River Earn Charity Fly Fishing Competition For The Strathcarron Hospice
Stan Moore reports back on the recent river competition on the River Earn in aid of the Strathcarron Hospice.
Sunday the 5th of August saw 26 anglers get together to fish a friendly, charity competition in aid of Strathcarron Hospice at Kinkell Bridge on the River Earn. Most rivers were on their bare bones in the week’s prior and it was looking sceptical whether it would go ahead. There would have been little water for the anglers to fish and the warm water would have meant it might have been quite stressful on the fish too. Luckily, for us all, prior to this charitable event in aid of a worthy cause taking place, the heavens eventually opened and the weather cooled.
Two Angling Sessions
On the day, the water was at a good height, there was some cloud cover with occasional sunshine. There was a fairly strong breeze however but we couldn’t really complain about it. The field were split into two, an AM group and a PM group, allowing the AM anglers to fish whilst the PM anglers acted as controllers (measurers). These roles were reversed in the afternoon. They all fished for two, 1hr 45 min sessions equalling to a total of 3.5hrs. This allowed for a fairer scoring system, as results would be carried out on place points. Some of the anglers knew the water, yet others had not even set eyes on it and it was obvious to see who had fished it before, as they marched to what they thought would be, the prime spot.
Avoiding The Double Blank
The morning session anglers came back for lunch and handed in the scorecards, surprisingly the numbers of fish caught were pretty low. Perhaps the fish hadn’t quite settled and adjusted themselves to the decent conditions and were only too used to the trickle that the river had been for such a long time prior. Who knows, but what we did know, was that the trout and grayling were reluctant to take. Only a few anglers managed to avoid the dreaded blank in both sessions and with this in mind the afternoon anglers knew it was certainly all to fish for. The person that could avoid the double blank in the afternoon would certainly be in contention of winning it, and this did prove to be the case.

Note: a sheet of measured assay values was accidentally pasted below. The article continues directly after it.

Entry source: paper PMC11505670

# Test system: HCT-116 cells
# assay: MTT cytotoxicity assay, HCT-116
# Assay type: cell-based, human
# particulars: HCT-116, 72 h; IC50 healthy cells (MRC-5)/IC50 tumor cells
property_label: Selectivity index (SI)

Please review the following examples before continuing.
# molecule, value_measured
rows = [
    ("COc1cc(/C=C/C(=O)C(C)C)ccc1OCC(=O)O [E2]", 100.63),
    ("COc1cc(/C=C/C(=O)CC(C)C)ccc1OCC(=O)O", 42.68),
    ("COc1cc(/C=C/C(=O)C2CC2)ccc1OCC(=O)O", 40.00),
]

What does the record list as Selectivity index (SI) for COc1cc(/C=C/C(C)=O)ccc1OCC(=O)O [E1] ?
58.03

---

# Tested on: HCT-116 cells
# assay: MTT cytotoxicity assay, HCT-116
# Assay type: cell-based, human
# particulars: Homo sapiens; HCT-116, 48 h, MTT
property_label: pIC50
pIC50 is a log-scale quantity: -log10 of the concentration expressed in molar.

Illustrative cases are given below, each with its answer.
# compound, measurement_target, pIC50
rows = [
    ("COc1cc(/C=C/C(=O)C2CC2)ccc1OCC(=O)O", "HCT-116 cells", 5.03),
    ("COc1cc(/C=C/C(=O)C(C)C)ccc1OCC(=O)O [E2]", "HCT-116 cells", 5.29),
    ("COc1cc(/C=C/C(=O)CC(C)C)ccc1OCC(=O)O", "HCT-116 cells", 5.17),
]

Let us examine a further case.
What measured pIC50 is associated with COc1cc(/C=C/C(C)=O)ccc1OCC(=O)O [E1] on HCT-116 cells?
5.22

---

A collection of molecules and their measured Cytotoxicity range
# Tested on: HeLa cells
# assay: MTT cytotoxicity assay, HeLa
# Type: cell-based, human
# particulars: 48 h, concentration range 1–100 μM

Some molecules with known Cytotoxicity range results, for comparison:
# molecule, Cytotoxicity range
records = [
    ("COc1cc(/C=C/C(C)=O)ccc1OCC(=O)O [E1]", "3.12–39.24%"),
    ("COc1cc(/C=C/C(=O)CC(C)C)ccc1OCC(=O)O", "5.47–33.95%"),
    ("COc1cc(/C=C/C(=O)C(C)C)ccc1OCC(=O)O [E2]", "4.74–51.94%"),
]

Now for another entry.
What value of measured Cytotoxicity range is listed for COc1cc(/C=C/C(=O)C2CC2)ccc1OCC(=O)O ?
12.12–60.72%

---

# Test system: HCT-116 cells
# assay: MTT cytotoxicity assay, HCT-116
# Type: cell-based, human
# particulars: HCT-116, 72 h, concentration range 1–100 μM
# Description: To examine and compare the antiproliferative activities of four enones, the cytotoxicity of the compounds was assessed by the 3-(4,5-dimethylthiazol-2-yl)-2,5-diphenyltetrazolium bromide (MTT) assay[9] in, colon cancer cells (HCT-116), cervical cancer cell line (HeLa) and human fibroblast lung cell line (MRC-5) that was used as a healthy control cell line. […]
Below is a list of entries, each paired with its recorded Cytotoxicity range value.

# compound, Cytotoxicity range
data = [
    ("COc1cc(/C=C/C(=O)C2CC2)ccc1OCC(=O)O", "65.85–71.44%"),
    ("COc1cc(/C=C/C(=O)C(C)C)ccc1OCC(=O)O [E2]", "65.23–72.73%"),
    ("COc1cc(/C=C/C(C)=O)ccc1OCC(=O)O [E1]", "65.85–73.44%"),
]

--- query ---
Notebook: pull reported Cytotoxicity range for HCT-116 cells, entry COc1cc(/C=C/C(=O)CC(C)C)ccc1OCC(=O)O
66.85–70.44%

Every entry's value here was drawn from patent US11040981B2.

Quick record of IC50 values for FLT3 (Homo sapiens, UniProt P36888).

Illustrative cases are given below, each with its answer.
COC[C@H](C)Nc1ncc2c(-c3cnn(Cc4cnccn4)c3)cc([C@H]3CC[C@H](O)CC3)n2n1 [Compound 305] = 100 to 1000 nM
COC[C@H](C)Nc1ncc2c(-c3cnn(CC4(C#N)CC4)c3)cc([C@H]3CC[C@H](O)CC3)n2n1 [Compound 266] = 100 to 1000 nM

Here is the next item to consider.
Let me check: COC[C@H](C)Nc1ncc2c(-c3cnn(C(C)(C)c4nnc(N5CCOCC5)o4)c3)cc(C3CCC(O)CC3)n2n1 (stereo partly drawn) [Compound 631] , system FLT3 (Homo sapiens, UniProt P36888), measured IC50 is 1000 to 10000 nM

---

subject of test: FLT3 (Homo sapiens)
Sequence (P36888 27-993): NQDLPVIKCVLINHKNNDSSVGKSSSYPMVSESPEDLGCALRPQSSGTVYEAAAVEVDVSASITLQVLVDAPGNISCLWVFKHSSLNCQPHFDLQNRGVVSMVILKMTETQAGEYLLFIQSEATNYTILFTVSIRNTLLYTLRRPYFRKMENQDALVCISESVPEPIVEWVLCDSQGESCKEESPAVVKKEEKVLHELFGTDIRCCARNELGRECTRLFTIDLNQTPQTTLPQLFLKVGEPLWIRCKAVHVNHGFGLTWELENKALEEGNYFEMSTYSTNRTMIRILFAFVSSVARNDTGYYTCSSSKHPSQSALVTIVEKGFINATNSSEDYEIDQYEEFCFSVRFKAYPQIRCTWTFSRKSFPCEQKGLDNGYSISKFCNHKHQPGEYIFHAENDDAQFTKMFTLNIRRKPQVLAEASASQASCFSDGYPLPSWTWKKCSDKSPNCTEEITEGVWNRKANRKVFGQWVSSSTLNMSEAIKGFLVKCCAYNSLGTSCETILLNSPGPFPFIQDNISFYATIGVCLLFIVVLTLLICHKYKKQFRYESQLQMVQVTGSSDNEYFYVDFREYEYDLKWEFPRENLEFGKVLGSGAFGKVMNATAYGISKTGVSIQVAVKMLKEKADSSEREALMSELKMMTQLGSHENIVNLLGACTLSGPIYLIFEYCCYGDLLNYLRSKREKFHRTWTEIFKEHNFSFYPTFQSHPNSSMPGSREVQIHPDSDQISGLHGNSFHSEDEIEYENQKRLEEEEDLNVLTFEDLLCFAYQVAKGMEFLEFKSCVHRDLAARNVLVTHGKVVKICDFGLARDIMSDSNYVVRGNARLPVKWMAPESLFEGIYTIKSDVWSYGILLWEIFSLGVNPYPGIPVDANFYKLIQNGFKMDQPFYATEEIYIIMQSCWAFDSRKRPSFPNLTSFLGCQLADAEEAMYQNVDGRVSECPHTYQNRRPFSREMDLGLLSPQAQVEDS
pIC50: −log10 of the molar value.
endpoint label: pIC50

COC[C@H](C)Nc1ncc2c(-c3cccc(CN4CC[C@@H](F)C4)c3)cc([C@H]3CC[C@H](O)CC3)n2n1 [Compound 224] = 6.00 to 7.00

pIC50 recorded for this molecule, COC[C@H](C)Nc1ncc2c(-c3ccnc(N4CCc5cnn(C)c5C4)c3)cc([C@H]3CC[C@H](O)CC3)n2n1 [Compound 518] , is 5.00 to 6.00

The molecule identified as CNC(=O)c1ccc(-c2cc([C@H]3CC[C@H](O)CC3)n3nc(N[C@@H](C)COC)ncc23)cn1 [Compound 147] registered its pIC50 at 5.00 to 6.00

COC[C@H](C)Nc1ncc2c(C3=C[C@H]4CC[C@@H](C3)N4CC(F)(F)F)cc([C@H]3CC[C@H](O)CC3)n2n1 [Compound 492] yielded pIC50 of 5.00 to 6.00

Michael Ward bagged himself first place with the best score possible scoring only two place points. He managed to catch three nice fish, with two of them coming in his second session and his best fish being a brown trout measuring 39cm. Craig McDonald from the morning group came second with five place points along with Robin Brazier also from the morning group in third with eight place points. The biggest fish went to Robert Maxwell with a 39cm grayling, just piping Michael to this, as his total length tally was slightly greater.
The results did have a slight ore of happiness and sadness about them. Happiness in the sense that everyone had a great day and that a fantastic £815 was raised but sadness in that the memory of last years first winner of this competition Jordan Black, tragically passed away a few weeks before hand.
Prior to the results there was a small raffle not forgetting the main objective of the day was to raise funds. With the kind donation of many anglers, it meant the majority of the people taking part went home with something. The results did have a slight ore of happiness and sadness about them. Happiness in the sense that everyone had a great day and that a fantastic £815 was raised but sadness in that the memory of last years first winner of this competition Jordan Black, tragically passed away a few weeks before hand. It was only fitting that a small trophy should be awarded to Michael who deservedly took first place, to be in memory of Jordan.
The Winning Tactics
I spoke with Michael afterwards about the competition and asked him how he felt in winning it and more importantly what tactics he used.
He said, “I’m delighted to win this competition; one it’s for a great cause and two the trophy is named after a legend of a guy. I started above the bridge on the Duo only because I noticed the morning anglers had walked past it. This allowed the stretch below the bridge that had been fished in the morning to settle for a while longer. Below the bridge I French Nymphed. I picked up a few small fish that didn’t quite make the 20cm measure and unfortunately dropped a couple of good sized fish too, but I did manage to catch fish in both sessions. I used a 3.3mm silver bead, orange collar, Hare’s Ear and a 4.6 gold bead, Red Tag Variant on the nymphing setup and on the Duo setup a 3.3mm copper beaded PTN with a purple collar under my size 14 Klinkhamer with visible pink post.”
I had watched Michael fish for a while and he fished hard and well, even doing some difficult wading to get to some untouched water. It sometimes pays off going out of the comfort zone to reach those lies that are difficult to get to. With that in mind Michael wasn’t the only angler who fished hard, many others did but it just wasn’t meant to be their day.
All in all it was a successful day, the rain stayed off and a good amount of money was raised for the hospice. It was good to see everyone fish the competition in the manner that it should be fished and I would like to take this opportunity to thank those who kindly sponsored the event, Loop Tackle, Sanction Gin, Angling Active, Carron valley and the Newtyle Beat of the Tay and not to forget of course my mother for the halftime “sannies” and those who fished and donated on the day.
England born Stan Moore is a Loop Ambassador. He currently resides in Scotland and fishes extensively across the UK and Ireland targeting trout, grayling, salmon and sea trout. Rivers and loch-style are his favourite disciplines competing nationally south of the border. Like most, presenting a dry fly to a wild fish, is his preferred method of fishing.